Organized by Henk Peters and the Zero Group, who were attempting to place their group in an international context, the exhibition drew together artists from disparate movements Zero, Nul, Gutai and T. As quoted by Ming Tiampo in Gutai: Decentering Modernism, Peteers is quoted as saying that, “I couldn’t make a revolution by myself,” and so other artists were invited to realize, “a new global culture,” where “art is not nationalist.” Gutai was assigned a separate gallery, where eight artists were shown (Yoshihara, Kanayama, Montonaga, Murakami, shimamoto, Tanaka, Yamasaki, Michio Yoshihara.) In addition to the groups Peeters invited, exhibited artists included Arman, Pol Bury, Lucio Fontana, Hans Haacke, Yves Klein, Piero Manzoni, George Rickey and Yayoi Kusama. A group photo of nineteen of the exhibiting artists is included, as well as reproductions of works and installation documentation.
Di Lallo, Emanuela, Editor. Gutai: Painting with Time and Space. Silvana Editoriale, Museo Cantonale d’Arte, Lugano, Lugano, Switzerland. 2010. 263 pages.
Catalog for the Museo Catonale d’Arte, Lugano, exhibition, “Gutai: Painting with Time and Space,” held from October 23, 2010 through February 20, 2011, describing itself as, “…enriched by academic contributions and many documentary images and writings for the time, [this catalog] is the most up-to-date publication now available on this Japanese artistic group.” The work, along with the more recent publication of Ming Tiampo’s sustained narrative, “Gutai: Decentering Modernism,” (University of Chicago Press. 2011. 231 pages.), gives the interested English language reader (texts are in Italian and English) unprecedented access to previously inaccessible material. Tiampo contributes the essay, “Gutai Experiments on the World Stage,” as well as providing concise and informative artist biographies and an expansive bibliography, which is highly recommended for the reader wanting to go beyond my more humble beginning. Other essays reflect on the outdoor exhibitions, the group’s reception in Europe, Gutai’s relationship to other avant-garde artists, and misunderstandings (…beside Tapié, Yves Klein’s renunciation) impeding recognition of their accomplishments. The catalog also reproduces a significant number of paintings, invaluable documentary photography, and a comprehensive chronology compiled by Shoichi Hirai. Indispensible.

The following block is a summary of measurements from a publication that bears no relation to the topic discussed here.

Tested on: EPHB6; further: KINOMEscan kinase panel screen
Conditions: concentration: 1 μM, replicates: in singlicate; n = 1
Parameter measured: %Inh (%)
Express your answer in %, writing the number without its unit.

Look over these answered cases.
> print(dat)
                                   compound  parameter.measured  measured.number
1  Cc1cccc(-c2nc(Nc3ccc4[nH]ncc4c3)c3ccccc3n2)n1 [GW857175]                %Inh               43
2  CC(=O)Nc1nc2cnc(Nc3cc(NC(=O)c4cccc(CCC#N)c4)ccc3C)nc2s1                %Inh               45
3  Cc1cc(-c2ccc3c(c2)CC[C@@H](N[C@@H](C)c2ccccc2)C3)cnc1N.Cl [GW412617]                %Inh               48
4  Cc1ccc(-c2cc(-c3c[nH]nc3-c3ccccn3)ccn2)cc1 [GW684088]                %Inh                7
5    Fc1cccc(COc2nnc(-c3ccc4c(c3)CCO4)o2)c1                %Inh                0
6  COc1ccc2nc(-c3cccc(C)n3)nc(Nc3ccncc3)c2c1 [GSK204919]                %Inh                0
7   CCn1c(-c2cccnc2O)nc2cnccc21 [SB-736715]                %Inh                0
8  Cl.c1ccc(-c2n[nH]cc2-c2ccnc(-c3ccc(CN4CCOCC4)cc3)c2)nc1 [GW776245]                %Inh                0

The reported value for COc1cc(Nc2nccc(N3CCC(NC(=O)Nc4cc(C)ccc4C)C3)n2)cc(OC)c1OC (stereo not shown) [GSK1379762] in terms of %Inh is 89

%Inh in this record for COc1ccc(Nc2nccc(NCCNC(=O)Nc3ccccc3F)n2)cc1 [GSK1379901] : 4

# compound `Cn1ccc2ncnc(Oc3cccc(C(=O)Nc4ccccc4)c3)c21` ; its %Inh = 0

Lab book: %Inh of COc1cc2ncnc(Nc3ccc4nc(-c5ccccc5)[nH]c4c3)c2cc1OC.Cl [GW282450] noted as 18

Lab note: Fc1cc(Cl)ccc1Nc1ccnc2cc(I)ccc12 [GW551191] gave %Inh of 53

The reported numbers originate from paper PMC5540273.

Elliott, David and Kazu Kaido, Editors. Reconstructions: Avant-Garde Art in Japan, 1945-1965. Museum of Modern Art, Oxford, England. 1985. 96 pages.
The catalog to the exhibition provides an excellent social, political and cultural background to the situation of Japanese artists before, during and after World War II. “The title of the exhibition, Reconstructions, refers literally to the rebuilding of a shattered country as well as metaphorically to the reassessment of the cultural history of post-war Japan which is now beginning to take place.” Painters influenced by Surrealism and Social Realism are examined along with Gutai. The movement is given a short introduction and artist biographies are provided for Jiro Yoshihara, Shozo Shimamoto, Kazuo Shiraga, Atsuko Tanaka, Akira Kanayama and Suburo Murakami.
Ferguson, Russell, Editor. Out of Actions: Between Performance and the Object, 1949-1979. Thames and Hudson, New York, and The Museum of Contemporary Art, Los Angeles, California. 1998. 407 pages.